Children who learn to speak Chinese will enjoy a rich cultural experience as well as economic advantages. Chinese is a rising language in the global economy.

Why learn Chinese (Mandarin)?

Just as Kiwis started studying Japanese in droves in the 1980s when Japan’s economy was ascendant, so today, as China rises, the world is embracing Mandarin (it doesn’t hurt that Chinese is spoken by an estimated one out of every six people on earth). In South Korea, 160,000 high school and university students are studying the Chinese language, an increase of 66% over the past five years. The number of Japanese secondary schools offering Mandarin more than tripled between 1993 and 2005, and in Japan it’s now the most-taught foreign language after English.

Mandarin is even being pushed within China itself, where hundreds of Chinese dialects can make communication tricky. The central government has promoted standard Mandarin, or putonghua, since the 1950s. Growing internal migration has boosted that effort and putonghua is now commonly heard on the streets of Shanghai and Guangzhou, cities with their own dialects.

Mandarin was not always so trendy. It’s daunting to learn, especially for Westerners, because of the shifting tones used in speech to change meaning – to say nothing of the thousands of characters that must be memorised to achieve true literacy.

Nowadays, speakers of Chinese not only live in China, Taiwan, and Singapore, but are also spread throughout Southeast Asia, North America, Europe, Australia and New Zealand, where large Chinese communities have developed.

Where do you learn Chinese?

You will find a variety of options available for your child to learn Chinese. This may be by mixing with Mandarin-speaking friends or family, or it may involve enrolling in lessons. Some ways to do this are listed below:

  • Private language schools
  • Universities or polytechnics for older children
  • Local Community Centres, where you and your child could choose to learn together
  • Home Schooling
  • Language Exchange Programmes
  • e-Learning courses

What age can your child start learning Chinese?

A child’s ability to grasp new and multiple languages at an early age is well documented. Pre-school children from ages as young as 3 or 4 can start learning Mandarin simply by being exposed to the language at home, or in structured play activities (such as those run by Fun Languages).

However, age is no barrier when it comes to learning a foreign language and it would be a great opportunity for you to learn alongside your child.

How do you progress over time?

The rate of progression will be determined by the child’s age, the amount of exposure to the language, and the amount of time they spend practising. The more opportunities your child gets to practice what they learn in everyday situations, the greater will become their level of proficiency.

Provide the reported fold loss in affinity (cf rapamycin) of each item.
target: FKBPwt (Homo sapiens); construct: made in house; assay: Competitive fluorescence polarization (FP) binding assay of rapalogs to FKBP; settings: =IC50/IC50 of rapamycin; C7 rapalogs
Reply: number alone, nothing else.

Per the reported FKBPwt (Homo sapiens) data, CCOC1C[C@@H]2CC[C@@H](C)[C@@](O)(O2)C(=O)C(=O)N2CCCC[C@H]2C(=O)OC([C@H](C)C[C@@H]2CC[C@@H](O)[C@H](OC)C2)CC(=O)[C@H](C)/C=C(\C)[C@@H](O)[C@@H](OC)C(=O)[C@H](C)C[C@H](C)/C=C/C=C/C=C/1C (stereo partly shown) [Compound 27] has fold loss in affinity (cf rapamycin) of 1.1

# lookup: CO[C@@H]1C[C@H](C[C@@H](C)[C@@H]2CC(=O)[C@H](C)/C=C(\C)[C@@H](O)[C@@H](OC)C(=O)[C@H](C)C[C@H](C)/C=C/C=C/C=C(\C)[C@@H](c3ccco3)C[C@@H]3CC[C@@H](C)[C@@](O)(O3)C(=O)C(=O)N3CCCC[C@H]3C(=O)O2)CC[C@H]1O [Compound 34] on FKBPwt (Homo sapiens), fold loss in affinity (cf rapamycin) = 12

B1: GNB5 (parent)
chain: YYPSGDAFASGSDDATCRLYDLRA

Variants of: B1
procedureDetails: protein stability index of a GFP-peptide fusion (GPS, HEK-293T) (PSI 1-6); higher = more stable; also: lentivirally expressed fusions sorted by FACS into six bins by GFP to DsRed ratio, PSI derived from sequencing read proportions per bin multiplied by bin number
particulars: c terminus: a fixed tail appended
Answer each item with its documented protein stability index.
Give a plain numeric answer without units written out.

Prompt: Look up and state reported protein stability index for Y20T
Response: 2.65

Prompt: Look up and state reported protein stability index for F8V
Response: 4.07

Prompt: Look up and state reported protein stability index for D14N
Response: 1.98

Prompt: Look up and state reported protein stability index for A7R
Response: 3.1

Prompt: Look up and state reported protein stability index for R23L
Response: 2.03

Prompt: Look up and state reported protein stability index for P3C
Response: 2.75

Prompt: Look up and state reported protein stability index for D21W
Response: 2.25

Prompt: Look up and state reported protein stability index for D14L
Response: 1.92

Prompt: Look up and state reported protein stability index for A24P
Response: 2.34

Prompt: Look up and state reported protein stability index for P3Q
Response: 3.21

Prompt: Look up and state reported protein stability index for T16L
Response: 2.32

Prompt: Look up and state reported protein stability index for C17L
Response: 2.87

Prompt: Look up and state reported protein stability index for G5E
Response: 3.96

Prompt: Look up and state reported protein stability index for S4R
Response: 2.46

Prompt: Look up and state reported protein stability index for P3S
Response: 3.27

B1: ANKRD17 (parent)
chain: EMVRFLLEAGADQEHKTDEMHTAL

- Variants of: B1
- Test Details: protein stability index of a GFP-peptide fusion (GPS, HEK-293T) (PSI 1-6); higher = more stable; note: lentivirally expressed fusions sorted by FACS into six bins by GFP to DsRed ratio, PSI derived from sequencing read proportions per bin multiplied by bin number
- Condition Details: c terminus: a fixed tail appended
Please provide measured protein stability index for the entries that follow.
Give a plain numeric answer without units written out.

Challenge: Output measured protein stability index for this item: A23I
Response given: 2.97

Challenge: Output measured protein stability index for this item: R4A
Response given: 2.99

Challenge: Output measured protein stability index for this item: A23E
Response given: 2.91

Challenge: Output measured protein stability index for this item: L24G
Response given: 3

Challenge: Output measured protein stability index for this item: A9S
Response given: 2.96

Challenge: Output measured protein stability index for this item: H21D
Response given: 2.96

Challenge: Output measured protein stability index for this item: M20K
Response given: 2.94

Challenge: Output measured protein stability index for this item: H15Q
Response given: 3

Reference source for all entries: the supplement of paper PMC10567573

Generally it is recommended that older students spend at least 1 year focused on learning the fundamentals of Mandarin and then on an ongoing basis continue to maintain the language ability by attending classes or practicing with other Mandarin speakers.

What equipment do you need to learn Chinese?

The equipment you choose will depend on the age of your child; some suggestions include:

  • Mandarin-English dictionary (electronic or hard copy)
  • Reference books including grammar and vocabulary books
  • Audio CDs in the car
  • Video tapes or DVDs to watch
  • CD-ROMs with the aid of computers

You will also need to expose your child to Mandarin speakers whenever possible.

How much does it cost to learn Chinese?

Cost ranges from free (learning from friends or learning from various free websites) to several thousand dollars (for full immersion at an overseas language school).

For regular children’s lessons you could expect to pay anywhere between $12 to $20 per session, depending on the age of the child and the size of the group.

How much time does it take to learn Chinese?

Class times vary but generally most courses meet once or twice a week.

Classes generally run for 1 to 1.5 hours, depending on the age of the child.

Older children would be expected to spend at least another hour outside of class to revise and complete their homework. It would be ideal if a student could spend at least 5 hours per week outside of class to practice, but this is often unrealistic.

Great websites for further information


A must-use resource site with loads of information relating to Chinese culture


An information-rich site about the Chinese culture with tools for learning Chinese




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